OUR VIEW: One year later, an end to the pandemic is in sight

The Daily Ardmoreite

One year ago today, the Oklahoma State Department of Health confirmed the first case of COVID-19 in Carter County. Since then, thousands of our neighbors have been infected and dozens have died as part of the pandemic that has claimed millions of lives worldwide. 

It has been a rough year for us since that first confirmed case, but today in Oklahoma we see vaccinations rolling out at an increasing pace and case counts declining. Meanwhile, other parts of the world still see cases numbers climbing, health care systems collapsing and deaths mounting. 

We may feel like veterans of the pandemic and the end of it is finally in sight, but scientists are learning more about the novel coronavirus every day. Multiple variants have been identified – including at least three in Oklahoma – and less than half of our state’s population has been vaccinated. 

Because of this, we still must stay vigilant in keeping the virus at bay.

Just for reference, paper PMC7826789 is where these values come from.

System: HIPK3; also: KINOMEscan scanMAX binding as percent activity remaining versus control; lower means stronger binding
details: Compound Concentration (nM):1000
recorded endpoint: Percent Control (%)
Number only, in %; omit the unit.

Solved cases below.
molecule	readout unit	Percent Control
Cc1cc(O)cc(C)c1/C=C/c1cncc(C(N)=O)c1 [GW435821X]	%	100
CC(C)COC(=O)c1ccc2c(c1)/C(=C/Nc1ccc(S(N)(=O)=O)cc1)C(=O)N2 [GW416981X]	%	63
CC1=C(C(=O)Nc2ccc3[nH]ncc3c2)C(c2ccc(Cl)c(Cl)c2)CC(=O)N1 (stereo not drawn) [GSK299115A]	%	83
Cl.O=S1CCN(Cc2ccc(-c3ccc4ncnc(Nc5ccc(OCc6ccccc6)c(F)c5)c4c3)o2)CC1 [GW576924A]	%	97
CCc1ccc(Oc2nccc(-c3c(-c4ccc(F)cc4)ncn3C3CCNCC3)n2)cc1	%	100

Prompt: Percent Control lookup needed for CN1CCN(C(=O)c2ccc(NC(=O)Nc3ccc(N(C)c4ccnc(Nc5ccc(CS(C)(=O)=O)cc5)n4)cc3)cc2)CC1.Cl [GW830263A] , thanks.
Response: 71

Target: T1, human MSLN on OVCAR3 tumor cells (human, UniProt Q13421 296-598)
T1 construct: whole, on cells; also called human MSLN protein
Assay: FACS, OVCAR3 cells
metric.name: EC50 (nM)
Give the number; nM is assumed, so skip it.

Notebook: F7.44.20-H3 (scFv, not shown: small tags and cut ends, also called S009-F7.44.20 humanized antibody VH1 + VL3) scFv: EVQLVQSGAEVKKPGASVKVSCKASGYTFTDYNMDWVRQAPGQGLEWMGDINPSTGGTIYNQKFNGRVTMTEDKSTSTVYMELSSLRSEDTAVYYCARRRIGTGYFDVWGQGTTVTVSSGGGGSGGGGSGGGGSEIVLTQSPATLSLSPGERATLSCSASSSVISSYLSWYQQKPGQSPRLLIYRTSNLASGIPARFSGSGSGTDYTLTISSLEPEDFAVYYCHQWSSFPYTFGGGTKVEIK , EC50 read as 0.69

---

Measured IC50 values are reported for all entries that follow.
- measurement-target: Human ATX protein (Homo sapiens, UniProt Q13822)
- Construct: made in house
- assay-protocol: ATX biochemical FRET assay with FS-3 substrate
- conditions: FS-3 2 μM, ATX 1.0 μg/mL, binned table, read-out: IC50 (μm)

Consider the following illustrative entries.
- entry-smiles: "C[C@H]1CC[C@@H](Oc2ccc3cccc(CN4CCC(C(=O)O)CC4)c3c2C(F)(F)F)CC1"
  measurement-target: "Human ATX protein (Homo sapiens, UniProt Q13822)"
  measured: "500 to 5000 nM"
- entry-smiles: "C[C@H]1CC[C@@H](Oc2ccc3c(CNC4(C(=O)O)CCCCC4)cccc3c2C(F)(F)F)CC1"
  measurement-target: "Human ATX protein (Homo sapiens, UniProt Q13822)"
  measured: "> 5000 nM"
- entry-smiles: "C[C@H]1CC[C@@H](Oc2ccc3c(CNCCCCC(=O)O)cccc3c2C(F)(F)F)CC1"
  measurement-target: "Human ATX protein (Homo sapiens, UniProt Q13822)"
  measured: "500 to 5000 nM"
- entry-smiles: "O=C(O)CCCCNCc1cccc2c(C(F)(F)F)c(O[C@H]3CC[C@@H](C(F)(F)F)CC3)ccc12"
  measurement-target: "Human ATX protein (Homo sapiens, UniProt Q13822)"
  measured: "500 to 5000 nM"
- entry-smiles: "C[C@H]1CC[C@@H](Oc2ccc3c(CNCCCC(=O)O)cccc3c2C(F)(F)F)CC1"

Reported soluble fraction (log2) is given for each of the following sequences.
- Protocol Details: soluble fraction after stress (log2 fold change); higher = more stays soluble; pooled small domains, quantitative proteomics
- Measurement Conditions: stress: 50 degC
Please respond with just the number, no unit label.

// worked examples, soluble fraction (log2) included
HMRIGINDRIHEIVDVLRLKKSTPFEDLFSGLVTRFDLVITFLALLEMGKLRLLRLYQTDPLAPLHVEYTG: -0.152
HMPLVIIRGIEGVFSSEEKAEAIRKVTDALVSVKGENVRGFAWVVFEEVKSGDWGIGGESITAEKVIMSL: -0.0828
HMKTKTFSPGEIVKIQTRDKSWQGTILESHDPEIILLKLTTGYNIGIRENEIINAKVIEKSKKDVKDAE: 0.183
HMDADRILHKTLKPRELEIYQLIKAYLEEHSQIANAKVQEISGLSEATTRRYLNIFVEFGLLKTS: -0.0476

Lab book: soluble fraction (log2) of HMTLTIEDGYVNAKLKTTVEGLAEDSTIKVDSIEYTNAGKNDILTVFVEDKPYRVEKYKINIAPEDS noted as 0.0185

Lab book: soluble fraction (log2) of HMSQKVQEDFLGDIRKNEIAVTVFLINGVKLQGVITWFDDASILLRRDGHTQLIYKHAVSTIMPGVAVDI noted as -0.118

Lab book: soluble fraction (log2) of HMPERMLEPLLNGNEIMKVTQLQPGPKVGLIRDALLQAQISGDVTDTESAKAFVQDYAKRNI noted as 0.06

Even after one of the worst virus surges in the country less than three months ago, our local health care system never completely collapsed unlike areas of northern Italy. Even though the U.S. economy contracted by about 2% last year, some countries like Brazil saw their economies shrink by over 4%. 

Some of us have made it through the pandemic relatively unfazed while others have lost their job, home or a loved one. The traumas faced by individuals over the past year should not be a contest of who had it worse because we’re all still in this together. These losses belong to all of us.  

But considering our losses, we have been the benefactors of numerous blessings during this pandemic – as Americans and Oklahomans – and we should recognize them just as much as we recognize the ongoing threat.  

As the state health department moves to weekly updates for much of their virus reporting, COVID-19 is still a part of our daily lives. News of the virus has slowed as more people actively join the fight to end this pandemic. 

Wear a mask, wash your hands, watch your distance and get vaccinated. There is still much work to be done, but a return to normal is closer than you might think.

Unfortunately, we will can get there together. With an end in sight, we must now refocus our efforts and finish strong. If we let up now, chances are, we might just end up where we were in January. An nobody wants to relive that.